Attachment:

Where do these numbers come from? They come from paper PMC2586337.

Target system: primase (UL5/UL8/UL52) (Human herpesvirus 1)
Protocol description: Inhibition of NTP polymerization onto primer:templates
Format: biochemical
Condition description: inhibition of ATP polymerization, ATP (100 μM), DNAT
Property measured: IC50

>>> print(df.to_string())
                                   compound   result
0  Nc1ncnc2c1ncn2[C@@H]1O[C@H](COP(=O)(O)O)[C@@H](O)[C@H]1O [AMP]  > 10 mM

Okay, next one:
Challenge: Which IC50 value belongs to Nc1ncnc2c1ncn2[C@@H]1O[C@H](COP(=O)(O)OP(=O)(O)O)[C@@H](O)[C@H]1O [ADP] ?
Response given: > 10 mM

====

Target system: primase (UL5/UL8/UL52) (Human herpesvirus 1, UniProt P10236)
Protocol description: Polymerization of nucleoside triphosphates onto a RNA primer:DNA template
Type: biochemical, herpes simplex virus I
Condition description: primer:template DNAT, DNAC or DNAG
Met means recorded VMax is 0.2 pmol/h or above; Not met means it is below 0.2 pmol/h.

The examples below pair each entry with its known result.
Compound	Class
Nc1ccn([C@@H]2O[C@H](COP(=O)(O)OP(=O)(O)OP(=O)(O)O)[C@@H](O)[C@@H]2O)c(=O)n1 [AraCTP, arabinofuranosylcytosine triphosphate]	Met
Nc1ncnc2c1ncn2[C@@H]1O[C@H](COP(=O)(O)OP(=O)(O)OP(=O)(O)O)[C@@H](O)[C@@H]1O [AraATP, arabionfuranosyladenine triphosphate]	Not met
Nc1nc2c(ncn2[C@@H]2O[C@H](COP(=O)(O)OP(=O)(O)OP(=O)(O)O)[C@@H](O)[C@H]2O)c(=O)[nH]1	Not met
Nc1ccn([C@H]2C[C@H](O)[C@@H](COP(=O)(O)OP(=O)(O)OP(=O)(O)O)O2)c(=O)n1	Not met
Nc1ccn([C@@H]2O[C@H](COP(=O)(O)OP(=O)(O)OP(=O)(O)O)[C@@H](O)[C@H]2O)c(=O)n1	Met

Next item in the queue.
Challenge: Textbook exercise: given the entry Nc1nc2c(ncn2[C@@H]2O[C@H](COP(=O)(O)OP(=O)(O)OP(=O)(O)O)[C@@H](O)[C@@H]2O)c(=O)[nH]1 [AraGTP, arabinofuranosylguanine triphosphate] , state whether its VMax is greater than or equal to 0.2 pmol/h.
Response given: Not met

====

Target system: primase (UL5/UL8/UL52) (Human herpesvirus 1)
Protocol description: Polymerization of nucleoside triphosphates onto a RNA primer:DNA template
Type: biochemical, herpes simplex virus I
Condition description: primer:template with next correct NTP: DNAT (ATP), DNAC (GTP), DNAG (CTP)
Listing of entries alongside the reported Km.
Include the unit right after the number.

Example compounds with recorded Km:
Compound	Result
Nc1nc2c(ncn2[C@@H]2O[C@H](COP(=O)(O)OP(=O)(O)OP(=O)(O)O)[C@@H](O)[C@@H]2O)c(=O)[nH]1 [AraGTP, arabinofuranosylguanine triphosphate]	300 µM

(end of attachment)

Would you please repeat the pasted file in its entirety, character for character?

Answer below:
Where do these numbers come from? They come from paper PMC2586337.

Target system: primase (UL5/UL8/UL52) (Human herpesvirus 1)
Protocol description: Inhibition of NTP polymerization onto primer:templates
Format: biochemical
Condition description: inhibition of ATP polymerization, ATP (100 μM), DNAT
Property measured: IC50

>>> print(df.to_string())
                                   compound   result
0  Nc1ncnc2c1ncn2[C@@H]1O[C@H](COP(=O)(O)O)[C@@H](O)[C@H]1O [AMP]  > 10 mM

Okay, next one:
Challenge: Which IC50 value belongs to Nc1ncnc2c1ncn2[C@@H]1O[C@H](COP(=O)(O)OP(=O)(O)O)[C@@H](O)[C@H]1O [ADP] ?
Response given: > 10 mM

====

Target system: primase (UL5/UL8/UL52) (Human herpesvirus 1, UniProt P10236)
Protocol description: Polymerization of nucleoside triphosphates onto a RNA primer:DNA template
Type: biochemical, herpes simplex virus I
Condition description: primer:template DNAT, DNAC or DNAG
Met means recorded VMax is 0.2 pmol/h or above; Not met means it is below 0.2 pmol/h.

The examples below pair each entry with its known result.
Compound	Class
Nc1ccn([C@@H]2O[C@H](COP(=O)(O)OP(=O)(O)OP(=O)(O)O)[C@@H](O)[C@@H]2O)c(=O)n1 [AraCTP, arabinofuranosylcytosine triphosphate]	Met
Nc1ncnc2c1ncn2[C@@H]1O[C@H](COP(=O)(O)OP(=O)(O)OP(=O)(O)O)[C@@H](O)[C@@H]1O [AraATP, arabionfuranosyladenine triphosphate]	Not met
Nc1nc2c(ncn2[C@@H]2O[C@H](COP(=O)(O)OP(=O)(O)OP(=O)(O)O)[C@@H](O)[C@H]2O)c(=O)[nH]1	Not met
Nc1ccn([C@H]2C[C@H](O)[C@@H](COP(=O)(O)OP(=O)(O)OP(=O)(O)O)O2)c(=O)n1	Not met
Nc1ccn([C@@H]2O[C@H](COP(=O)(O)OP(=O)(O)OP(=O)(O)O)[C@@H](O)[C@H]2O)c(=O)n1	Met

Next item in the queue.
Challenge: Textbook exercise: given the entry Nc1nc2c(ncn2[C@@H]2O[C@H](COP(=O)(O)OP(=O)(O)OP(=O)(O)O)[C@@H](O)[C@@H]2O)c(=O)[nH]1 [AraGTP, arabinofuranosylguanine triphosphate] , state whether its VMax is greater than or equal to 0.2 pmol/h.
Response given: Not met

====

Target system: primase (UL5/UL8/UL52) (Human herpesvirus 1)
Protocol description: Polymerization of nucleoside triphosphates onto a RNA primer:DNA template
Type: biochemical, herpes simplex virus I
Condition description: primer:template with next correct NTP: DNAT (ATP), DNAC (GTP), DNAG (CTP)
Listing of entries alongside the reported Km.
Include the unit right after the number.

Example compounds with recorded Km:
Compound	Result
Nc1nc2c(ncn2[C@@H]2O[C@H](COP(=O)(O)OP(=O)(O)OP(=O)(O)O)[C@@H](O)[C@@H]2O)c(=O)[nH]1 [AraGTP, arabinofuranosylguanine triphosphate]	300 µM